Countries that rank high on uncertainty avoidance are Greece, Portugal, Guatemala, Uruguay and low in uncertainty avoidance are China, Jamaica, Denmark, Singapore.

v. Long-Term (LTO) v. Short-Term Orientation

“Long-term orientation cultures tend to respect thrift, perseverance, status, order, sense of shame, and have a high savings rate. Their members tend to make an investment in lifelong personal networks, what the Chinese call “guanxi.” There is a willingness to make sacrifices now in order to be rewarded in the future.

Asian countries score high on this dimension, and most Western countries score fairly low.

In a culture with a Short-term Orientation, change can occur more rapidly because long-term traditions and commitments do not become impediments to change. A short-term orientation leads to an expectation that effort should produce quick results. Although it might not seem at first obvious, a short-term orientation culture has a concern for saving face.” [5]

3. Linguistic Differences

Since language is a tool for communication, the difference in language and style of communication is the major impediment to cross-culture mediation. It is difficult to conduct a mediation in which the parties have no knowledge of the language of the opposite party. In addition to it, there is always a possibility of the fallibility of the interpreters. It takes time for such parties to build camaraderie with each other.

4. Historical Differences

Sometimes there exist disputes between the parties who belong to historically averse communities. When the parties join each other, the context of aversion in the past may pop up, resulting in animosity between the parties in the mediation. For example, the history of slavery of the blacks by the whites and the subjugation faced by the Jews at the hand of the Nazis.

Generally, in a diplomatic negotiation and mediation process, the mediator will be very cautious of the cultural differences and will tackle the issue if it ever arises with utmost diligence. But, historical differences are always a part of the dispute between the parties.

Role of the Mediator in Cross-Cultural Mediation to Bridge the Cultural Gap

In the paper presented by Laura N. Mahan and Joshua M. Mahuna, a model was devised to be comprised of three procedures that incorporate mediator(s) into the midst of conflicted parties while guiding each individual conflicted party towards determining separate narratives:

The individual-level includes

The validation of narratives, norms and the definition of conflict, self-reflection to determine positionalities and interests, what were the determinations mechanized in this narrative to produce the current positionality (3) Future-building to seek goals beyond intermittent or gradual accommodative/integrative processing and (4) Re-experience and narrative re-construction to re-determine the new confines approached through the integral constructive processes” [6]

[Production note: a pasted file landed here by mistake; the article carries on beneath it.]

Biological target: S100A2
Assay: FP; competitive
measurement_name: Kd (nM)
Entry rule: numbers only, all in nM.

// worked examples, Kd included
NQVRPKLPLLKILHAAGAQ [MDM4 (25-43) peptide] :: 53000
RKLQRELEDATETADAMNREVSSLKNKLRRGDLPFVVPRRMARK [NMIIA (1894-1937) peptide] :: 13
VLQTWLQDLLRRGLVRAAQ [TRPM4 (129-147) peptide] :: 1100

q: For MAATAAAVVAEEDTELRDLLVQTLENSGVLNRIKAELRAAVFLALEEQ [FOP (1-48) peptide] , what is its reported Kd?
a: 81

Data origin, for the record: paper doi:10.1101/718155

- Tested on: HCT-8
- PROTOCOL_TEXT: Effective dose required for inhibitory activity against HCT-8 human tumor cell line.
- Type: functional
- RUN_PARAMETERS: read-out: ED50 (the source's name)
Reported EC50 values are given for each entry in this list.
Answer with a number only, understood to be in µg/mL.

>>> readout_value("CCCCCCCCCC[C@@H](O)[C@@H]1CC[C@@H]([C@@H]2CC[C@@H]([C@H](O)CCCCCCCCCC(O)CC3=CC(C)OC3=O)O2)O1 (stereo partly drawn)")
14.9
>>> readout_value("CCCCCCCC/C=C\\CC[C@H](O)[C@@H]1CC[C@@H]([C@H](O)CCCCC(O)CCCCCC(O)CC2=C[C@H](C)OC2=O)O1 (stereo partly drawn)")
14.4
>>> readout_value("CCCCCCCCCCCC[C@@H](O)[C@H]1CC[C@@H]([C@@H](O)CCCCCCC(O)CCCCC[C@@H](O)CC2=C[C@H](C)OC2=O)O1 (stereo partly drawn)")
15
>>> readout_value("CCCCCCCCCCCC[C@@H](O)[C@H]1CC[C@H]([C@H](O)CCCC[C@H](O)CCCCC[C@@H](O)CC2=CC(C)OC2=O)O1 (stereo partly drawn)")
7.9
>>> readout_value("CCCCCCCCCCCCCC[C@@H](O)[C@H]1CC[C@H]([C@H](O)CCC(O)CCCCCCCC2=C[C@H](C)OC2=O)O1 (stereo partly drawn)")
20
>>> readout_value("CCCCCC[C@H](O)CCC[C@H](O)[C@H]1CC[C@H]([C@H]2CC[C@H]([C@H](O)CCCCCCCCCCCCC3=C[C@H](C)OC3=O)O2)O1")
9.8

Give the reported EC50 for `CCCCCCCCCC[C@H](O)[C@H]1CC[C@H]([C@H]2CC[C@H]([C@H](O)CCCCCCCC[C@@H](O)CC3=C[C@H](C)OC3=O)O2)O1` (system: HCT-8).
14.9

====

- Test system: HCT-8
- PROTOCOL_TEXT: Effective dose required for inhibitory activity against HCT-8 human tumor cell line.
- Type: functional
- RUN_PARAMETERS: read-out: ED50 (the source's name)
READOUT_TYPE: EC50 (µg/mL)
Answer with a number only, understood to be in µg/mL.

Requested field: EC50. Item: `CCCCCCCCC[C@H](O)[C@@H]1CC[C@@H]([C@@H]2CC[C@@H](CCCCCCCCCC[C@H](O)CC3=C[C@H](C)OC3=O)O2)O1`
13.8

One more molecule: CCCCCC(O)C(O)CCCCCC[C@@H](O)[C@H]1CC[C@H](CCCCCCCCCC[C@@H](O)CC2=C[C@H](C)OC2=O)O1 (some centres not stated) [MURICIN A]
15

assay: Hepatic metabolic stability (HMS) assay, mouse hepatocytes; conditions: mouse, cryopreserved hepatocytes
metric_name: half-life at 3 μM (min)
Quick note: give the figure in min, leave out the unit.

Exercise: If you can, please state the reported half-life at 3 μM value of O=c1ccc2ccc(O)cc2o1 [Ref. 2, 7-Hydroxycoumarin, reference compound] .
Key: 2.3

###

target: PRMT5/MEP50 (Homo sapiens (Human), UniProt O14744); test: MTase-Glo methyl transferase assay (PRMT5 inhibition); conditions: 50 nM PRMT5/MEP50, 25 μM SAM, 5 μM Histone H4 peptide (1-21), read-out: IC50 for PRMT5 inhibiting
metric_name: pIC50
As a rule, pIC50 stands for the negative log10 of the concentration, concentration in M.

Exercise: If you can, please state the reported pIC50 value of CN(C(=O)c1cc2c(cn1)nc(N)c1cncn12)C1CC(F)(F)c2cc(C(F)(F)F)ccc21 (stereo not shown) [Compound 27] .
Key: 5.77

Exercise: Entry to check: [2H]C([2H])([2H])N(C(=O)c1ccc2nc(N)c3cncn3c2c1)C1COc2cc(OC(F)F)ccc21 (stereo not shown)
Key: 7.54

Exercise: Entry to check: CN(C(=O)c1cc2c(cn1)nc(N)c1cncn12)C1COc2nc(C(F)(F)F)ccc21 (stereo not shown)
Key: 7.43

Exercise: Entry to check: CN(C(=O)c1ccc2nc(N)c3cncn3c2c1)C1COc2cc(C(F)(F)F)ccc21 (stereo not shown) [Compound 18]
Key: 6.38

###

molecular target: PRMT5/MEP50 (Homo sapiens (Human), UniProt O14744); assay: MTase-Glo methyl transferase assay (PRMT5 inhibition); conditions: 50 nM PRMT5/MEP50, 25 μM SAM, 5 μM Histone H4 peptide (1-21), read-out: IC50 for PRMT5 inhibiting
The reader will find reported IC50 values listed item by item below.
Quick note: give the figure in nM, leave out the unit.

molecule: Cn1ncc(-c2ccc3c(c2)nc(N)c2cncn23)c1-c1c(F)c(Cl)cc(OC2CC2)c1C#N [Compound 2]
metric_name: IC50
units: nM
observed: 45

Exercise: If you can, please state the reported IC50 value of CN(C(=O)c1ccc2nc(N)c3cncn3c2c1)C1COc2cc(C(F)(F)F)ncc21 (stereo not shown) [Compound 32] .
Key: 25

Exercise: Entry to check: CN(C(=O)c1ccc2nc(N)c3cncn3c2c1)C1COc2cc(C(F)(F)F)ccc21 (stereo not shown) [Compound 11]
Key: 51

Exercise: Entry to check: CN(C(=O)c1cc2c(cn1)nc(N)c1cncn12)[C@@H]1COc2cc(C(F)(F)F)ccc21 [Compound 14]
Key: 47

• The reflection – double-loop learning curve, [7]

The collective level

A mediator should identify the similarity and differences between different cultural identities and create try to frame a common-ground. Instead of focusing on the differences, you could look for common ground which would satisfy both parties.

If required the mediator can seek special interpreters to solve the linguistic problems and ensure to the parties that mediation is a trustworthy process. The mediator should try and break down the power structure and be carefully try to put aside any imbalance of power for a smooth process of conflict resolution

[1] Kroeber, A.L. and Kluckhohn, C. (1952) Culture: A Critical Review of Concepts and Definitions. Peabody Museum, Cambridge, MA, 181.

[2] Shonk Katie. How to Deal with Cultural Differences in Negotiation. 2018, How to Deal with Cultural Differences in Negotiation,

[3] ibid

[4] ibid

[5] Professor John Barkai. What’s a Cross-Cultural Mediator to Do? A Low-Context Solution for a High-Context Problem. 10 Cardozo Journal of Conflict Resolution 43 (2008),

[6] Laura N. Mahan Joshua M. Mahuna. Bridging the Divide: Cross-Cultural Mediation. Volume 7, Number 1, Fall 2017, Bridging the Divide: Cross-Cultural Mediation

[7] ibid

Originally Published on Aug 1, 2019 

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Updated On 4 Jan 2023 1:24 PM GMT
Avishikta Chattopadhyay

Avishikta Chattopadhyay

Institution: Rajiv Gandhi National University of Law. As a researcher, she passionately engages in contemporary legal issues and believes in law beyond books.